And one of the things that he is encouraging the ethnic communities here to do is to forgive, is to learn how to purify the memory of the past. He says, be honest about what happened in the past, but know that now you've got to move forward and move together. (inaudible) this is a country which has three separate entities trying to govern all together. You have the Serbian majority, Muslim population, and you have a Catholic minority. There are a lot of difficulties to be met by this. The pope says Sarajevo is kind of the Jerusalem of Europe. It has synagogues, mosques, and churches all together and should be an example for the rest of the world for peaceful co- existence.

BLACKWELL: Delia Gallagher in Sarajevo.


Loud, 65,000 people there with Delia. Thank you so much.

PAUL: So we're going to have a full story for you about this deadly virus that struck a South Korean soldier on a U.S. air base. There could be up to 50 cases and four deaths.

And witnesses describe a bloody scene at Friday night's Red Sox games. A baseball bat flew into the stands, struck a woman. We'll tell you what happened and how she's doing now.

BLACKWELL: First, we want you to meet a person who is a former CNN hero, whose food program recently hit a new milestone by feeding more than one million school children around the world every day. CNN's Anderson Cooper has the story.


ANDERSON COOPER, CNN ANCHOR: The Scottish Highlands are his home, but for decades, Magnus McFarland Barrow has been changing lives around the globe. Every weekday, his program Mary's Meals provides free nutritious food to school children in 12 of the world's poorest countries.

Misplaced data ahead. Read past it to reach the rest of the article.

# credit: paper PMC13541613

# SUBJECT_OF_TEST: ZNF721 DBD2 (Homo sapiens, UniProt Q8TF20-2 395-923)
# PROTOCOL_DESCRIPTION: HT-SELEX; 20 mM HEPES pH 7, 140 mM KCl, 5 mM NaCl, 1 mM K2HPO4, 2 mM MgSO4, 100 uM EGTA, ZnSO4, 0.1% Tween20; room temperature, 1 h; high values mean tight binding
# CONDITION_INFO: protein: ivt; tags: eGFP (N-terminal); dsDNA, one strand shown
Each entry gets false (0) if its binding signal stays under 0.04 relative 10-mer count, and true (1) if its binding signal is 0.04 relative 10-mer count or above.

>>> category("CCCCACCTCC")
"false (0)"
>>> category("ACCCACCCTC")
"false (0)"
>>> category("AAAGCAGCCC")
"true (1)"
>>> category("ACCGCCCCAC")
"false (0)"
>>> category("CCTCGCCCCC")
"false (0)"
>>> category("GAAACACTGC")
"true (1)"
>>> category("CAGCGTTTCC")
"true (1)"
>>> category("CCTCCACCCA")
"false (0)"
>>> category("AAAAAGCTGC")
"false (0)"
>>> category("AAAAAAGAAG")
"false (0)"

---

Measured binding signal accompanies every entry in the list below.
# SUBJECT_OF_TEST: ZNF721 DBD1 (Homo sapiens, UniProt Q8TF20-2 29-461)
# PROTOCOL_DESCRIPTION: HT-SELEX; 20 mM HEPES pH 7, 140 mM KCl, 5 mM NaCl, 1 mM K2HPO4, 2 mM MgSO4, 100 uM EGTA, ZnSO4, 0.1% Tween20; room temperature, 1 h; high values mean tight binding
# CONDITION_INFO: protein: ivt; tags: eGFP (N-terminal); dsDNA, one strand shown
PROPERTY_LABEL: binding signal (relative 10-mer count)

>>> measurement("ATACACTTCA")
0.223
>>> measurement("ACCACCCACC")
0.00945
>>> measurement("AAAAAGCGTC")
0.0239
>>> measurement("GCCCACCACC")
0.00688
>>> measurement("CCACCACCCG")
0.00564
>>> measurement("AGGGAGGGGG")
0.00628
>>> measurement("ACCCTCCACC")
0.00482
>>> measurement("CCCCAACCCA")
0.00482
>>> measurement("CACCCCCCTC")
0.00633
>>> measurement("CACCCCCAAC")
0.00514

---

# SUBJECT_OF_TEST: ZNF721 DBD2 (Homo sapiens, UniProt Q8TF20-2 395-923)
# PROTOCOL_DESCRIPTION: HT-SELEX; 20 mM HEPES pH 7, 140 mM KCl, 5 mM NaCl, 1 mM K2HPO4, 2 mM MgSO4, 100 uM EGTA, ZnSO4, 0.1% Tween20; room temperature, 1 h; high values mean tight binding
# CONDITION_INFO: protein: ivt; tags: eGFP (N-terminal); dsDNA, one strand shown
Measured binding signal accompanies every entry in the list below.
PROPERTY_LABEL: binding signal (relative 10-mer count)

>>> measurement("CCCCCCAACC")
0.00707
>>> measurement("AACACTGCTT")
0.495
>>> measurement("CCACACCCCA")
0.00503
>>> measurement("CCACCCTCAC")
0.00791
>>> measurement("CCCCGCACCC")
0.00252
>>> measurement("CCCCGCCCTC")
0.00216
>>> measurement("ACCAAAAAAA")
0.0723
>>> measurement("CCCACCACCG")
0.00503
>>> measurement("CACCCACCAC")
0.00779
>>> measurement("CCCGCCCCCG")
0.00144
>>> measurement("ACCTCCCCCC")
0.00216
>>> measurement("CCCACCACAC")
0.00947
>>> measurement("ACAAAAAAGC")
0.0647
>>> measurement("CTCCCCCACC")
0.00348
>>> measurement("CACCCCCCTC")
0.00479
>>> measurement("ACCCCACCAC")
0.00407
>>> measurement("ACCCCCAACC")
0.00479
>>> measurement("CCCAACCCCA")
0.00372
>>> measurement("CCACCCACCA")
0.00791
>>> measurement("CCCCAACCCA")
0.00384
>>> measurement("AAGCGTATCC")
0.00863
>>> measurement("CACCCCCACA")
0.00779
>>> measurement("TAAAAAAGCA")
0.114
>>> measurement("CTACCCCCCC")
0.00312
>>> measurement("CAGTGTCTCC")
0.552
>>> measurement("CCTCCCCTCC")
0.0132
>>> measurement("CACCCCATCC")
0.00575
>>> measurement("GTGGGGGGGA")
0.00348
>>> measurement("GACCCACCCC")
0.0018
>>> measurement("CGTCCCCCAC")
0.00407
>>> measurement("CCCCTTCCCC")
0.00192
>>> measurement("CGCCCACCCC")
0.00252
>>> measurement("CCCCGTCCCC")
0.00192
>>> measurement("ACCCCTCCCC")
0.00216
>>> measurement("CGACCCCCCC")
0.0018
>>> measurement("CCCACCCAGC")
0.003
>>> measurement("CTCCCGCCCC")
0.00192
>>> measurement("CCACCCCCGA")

MAGNUS MCFARLAND BARROW: Are you encouraging the porridge here?

It brings many children into school. Their health improves, and then we see amazing results with academic performance.

COOPER: The work earned him global recognition as a top ten CNN hero.

BARROW: Being honored as a CNN hero in terms of raising awareness was just incredible. At that time, we were feeding 400,000-something children. Since then, we've more than doubled.

COOPER: Among those now benefiting from Magnus's work are AIDS orphans being educated by Marie DeSilva (ph) in Malawi. She was also honored as a top ten CNN hero.

BARROW: We have this really strong collaboration.

UNIDENTIFIED FEMALE: Magnus changed our lives. Now children are focused, they don't miss school, and they're graduating.

COOPER: But in May, Magnus reached an incredible milestone. Mary's Meals now feeds one million children around the world every school day. That's five million meals every week.

BARROW: A million is just a mind boggling number. But it really isn't mission accomplished. This is the beginning. There's still another 57 million children who are out of school, who are hungry. So we go on.


BLACKWELL: Amazing, amazing work. If you know someone who should be a CNN hero, let us know at